Although it is not possible to discuss the entirety of the code regulations, I wish to highlight a particular aspect of them, namely, the introduction of a universal services obligation for broadband. This is an instrument that could be used in future to ensure that as gigabit broadband services continue to be deployed by commercial operators, small numbers of premises within these commercial areas are not left behind. The expectation is, however, that as commercial operators upgrade their existing infrastructure or build new gigabit broadband infrastructure, they will design their deployments to avoid leaving small pockets of households and businesses stranded where end users cannot connect to that network. Any future universal services obligation will not seek to compensate inefficient network designs which may be driven by a very short-term commercial focus to the detriment of end users in that area and potentially further widening the digital divide.
All of the obligations created by the regulations will be civilly enforceable under the new civil enforcement regime. Particular obligations will also be subject to criminal enforcement, with a further select few subject to a maximum criminal penalty of €10 million if prosecuted on indictment. The Bill specifically provides for this higher level of maximum criminal penalty for these particular offences.
The roll-out of new technologies and networks is not without risk. When criminals attacked our health service we saw the devastation that can be caused when those who wish to do us harm attack critical infrastructure. Disruption to our electronic communications infrastructure could be equally damaging, with the potential to have cascading effects throughout the rest of critical infrastructure, making the protection of these networks of paramount importance to the Government.
Under this Bill, our next generation networks will be built upon a solid foundation that is resilient to future threats by ensuring operators manage the risks posed to their networks and services as well as reporting significant security incidents.
The Government held a consultation on a detailed set of electronic communications security measures based upon leading standards, and this Bill provides a mechanism to put these measures on a statutory basis. These measures, together with additional supervisory and enforcement powers for the Commission for Communications Regulation, ComReg, will put Ireland's electronic communications infrastructure on a secure foundation to make Ireland an attractive place to live and do business.
While there has been such a dramatic improvement in the prevalence and speed of electronic communications services in the past 20 years, some issues continue to affect the sector negatively. Of primary concern among these is consumer dissatisfaction with the customer service they receive from their providers. Whether this stems from unacceptable call answering times, overcharging, issues with switching providers and porting numbers, or a myriad of other frequently reported issues, this issue is one which has been discussed numerous times both in this House and has been covered across the media. Complaints to ComReg were down in the second quarter of 2022. However, they are coming down from a high base over the course of 2021. Reports of consumer dissatisfaction with companies across all sectors show that electronic communications providers repeatedly and consistently do not perform well when compared with service or goods providers in other sectors. Addressing this issue is the fourth aim of this Bill. The Bill will provide consumers with a suite of new protections when they are interacting with this sector. These provisions have been drafted in close consultation with ComReg and address the number of consumer service complaints that have arisen in recent years.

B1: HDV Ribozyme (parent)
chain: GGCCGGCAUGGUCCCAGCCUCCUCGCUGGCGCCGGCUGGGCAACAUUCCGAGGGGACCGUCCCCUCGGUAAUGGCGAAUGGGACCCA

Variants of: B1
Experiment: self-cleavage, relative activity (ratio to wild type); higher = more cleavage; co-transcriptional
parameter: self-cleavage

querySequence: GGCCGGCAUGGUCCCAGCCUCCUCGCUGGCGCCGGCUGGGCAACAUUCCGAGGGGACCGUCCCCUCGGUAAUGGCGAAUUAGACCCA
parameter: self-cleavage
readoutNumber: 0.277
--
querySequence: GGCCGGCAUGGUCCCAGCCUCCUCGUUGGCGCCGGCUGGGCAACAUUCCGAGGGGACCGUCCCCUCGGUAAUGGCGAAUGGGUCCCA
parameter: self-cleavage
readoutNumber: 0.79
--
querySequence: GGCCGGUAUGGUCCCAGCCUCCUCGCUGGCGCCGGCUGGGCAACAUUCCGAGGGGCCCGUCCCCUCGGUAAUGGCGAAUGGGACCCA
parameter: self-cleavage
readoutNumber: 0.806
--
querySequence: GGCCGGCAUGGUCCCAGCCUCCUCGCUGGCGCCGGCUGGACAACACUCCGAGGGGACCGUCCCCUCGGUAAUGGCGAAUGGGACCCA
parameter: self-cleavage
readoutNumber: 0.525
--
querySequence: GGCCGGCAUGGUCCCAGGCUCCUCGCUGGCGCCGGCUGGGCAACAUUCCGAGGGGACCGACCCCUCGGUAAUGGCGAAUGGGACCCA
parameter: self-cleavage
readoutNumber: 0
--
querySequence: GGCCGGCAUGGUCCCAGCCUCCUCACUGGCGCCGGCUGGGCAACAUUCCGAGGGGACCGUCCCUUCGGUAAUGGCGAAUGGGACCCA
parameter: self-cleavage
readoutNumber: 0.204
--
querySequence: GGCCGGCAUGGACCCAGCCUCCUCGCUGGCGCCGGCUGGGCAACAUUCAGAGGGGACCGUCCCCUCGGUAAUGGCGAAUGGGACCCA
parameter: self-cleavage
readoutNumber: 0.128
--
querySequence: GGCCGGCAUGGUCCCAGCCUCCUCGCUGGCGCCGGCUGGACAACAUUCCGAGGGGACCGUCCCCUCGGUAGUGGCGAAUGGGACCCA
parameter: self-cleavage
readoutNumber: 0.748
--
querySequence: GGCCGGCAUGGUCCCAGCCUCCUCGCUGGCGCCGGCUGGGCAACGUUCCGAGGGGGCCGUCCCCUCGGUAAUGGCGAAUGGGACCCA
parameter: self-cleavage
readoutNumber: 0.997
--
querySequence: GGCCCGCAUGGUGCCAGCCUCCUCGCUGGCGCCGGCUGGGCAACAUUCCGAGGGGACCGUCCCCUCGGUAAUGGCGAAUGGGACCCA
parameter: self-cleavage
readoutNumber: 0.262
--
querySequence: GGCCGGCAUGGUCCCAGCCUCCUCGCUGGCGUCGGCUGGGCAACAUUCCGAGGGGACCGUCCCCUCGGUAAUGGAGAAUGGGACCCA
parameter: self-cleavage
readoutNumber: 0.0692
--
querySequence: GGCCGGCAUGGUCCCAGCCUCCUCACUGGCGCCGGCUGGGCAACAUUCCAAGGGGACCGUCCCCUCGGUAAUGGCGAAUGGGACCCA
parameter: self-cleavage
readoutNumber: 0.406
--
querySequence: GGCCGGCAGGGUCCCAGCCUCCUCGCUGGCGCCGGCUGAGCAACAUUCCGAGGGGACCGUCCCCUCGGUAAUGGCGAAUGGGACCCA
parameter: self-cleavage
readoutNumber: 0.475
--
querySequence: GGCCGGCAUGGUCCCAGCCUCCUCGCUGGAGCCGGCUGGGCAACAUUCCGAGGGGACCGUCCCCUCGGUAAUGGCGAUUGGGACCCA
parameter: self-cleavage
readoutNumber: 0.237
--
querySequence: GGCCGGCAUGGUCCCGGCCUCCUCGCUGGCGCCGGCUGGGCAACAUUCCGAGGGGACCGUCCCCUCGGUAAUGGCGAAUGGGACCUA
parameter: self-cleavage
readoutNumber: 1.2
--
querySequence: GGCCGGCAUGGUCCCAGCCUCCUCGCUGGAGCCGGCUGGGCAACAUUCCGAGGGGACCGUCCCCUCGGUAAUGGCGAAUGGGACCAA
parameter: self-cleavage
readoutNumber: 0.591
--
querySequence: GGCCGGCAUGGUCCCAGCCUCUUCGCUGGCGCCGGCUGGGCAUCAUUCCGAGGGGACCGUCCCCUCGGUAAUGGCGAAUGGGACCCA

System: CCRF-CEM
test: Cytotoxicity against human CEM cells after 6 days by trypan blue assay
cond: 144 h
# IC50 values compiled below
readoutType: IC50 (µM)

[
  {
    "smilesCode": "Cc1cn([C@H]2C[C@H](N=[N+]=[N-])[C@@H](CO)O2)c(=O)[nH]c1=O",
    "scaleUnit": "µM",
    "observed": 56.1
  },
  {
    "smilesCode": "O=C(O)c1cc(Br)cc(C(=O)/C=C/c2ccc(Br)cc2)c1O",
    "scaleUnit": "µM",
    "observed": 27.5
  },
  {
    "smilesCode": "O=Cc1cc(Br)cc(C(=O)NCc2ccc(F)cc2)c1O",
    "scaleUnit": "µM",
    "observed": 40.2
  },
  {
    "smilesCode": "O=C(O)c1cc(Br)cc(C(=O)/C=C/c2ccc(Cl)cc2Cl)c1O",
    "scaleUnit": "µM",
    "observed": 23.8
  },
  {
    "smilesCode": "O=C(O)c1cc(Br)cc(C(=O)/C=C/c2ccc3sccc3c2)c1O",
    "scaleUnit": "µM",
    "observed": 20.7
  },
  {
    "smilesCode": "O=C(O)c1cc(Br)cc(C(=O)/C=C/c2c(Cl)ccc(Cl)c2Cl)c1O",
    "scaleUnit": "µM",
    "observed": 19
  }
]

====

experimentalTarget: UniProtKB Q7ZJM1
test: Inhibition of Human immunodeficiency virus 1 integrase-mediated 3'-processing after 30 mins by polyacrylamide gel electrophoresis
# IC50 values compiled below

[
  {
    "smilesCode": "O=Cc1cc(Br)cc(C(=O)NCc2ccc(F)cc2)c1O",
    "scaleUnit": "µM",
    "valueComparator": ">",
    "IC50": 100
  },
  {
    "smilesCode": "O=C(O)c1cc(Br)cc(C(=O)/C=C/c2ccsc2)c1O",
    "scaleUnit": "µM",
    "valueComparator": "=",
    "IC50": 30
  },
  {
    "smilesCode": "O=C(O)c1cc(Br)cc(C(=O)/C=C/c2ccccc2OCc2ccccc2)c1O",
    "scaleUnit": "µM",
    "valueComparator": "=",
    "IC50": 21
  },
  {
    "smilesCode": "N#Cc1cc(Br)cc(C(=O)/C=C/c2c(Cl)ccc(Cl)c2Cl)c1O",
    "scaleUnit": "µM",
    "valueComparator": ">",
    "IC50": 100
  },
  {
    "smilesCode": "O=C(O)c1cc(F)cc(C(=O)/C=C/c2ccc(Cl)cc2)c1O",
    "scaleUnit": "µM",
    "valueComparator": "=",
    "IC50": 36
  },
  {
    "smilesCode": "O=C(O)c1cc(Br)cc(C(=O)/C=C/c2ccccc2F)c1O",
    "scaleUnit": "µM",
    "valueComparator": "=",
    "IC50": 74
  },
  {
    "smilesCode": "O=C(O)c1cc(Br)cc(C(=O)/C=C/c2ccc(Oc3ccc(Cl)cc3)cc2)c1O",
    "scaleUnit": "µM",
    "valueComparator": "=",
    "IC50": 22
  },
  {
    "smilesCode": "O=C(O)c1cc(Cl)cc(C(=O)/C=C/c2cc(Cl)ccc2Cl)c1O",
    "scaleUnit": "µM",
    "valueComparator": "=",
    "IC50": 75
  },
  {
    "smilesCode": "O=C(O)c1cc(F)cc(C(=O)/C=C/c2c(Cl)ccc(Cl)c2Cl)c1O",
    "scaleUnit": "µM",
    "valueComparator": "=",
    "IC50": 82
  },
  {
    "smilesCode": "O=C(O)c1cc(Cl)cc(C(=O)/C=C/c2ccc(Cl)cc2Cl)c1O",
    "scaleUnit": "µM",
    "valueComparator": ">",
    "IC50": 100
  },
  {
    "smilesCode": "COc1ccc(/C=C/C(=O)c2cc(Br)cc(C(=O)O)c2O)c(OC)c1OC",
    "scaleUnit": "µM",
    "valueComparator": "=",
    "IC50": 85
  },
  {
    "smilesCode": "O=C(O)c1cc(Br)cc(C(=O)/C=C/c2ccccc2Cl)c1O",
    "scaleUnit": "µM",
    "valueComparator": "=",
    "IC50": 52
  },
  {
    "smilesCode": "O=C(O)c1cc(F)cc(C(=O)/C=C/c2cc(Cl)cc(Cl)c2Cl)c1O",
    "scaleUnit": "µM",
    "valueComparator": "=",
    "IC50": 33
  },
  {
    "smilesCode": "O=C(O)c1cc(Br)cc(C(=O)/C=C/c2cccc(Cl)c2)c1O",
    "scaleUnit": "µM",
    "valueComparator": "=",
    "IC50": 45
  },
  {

The Bill will provide for an enhanced alternative dispute resolution process for consumers, managed by ComReg, which retains the requirement for operators to have a code of practice for complaint handling. ComReg will be empowered to require operators to publish information on the quality of service they provide to their customers and to publish a customer charter that will clearly set out the standards consumers can expect their services to provide. If the service provided to customers is not adequate, ComReg will be permitted to set minimum quality of service standards that operators must guarantee to their consumers in a range of areas, including in respect of call answering times, notification of outages, time taken to review billing queries and time taken for initial connection to the network. Failure to comply with these standards will constitute a breach for the purpose of the Bill but will also be capable of giving rise to the payment of compensation to a consumer, pursuant to the new end user compensation regime also to be established by the Bill.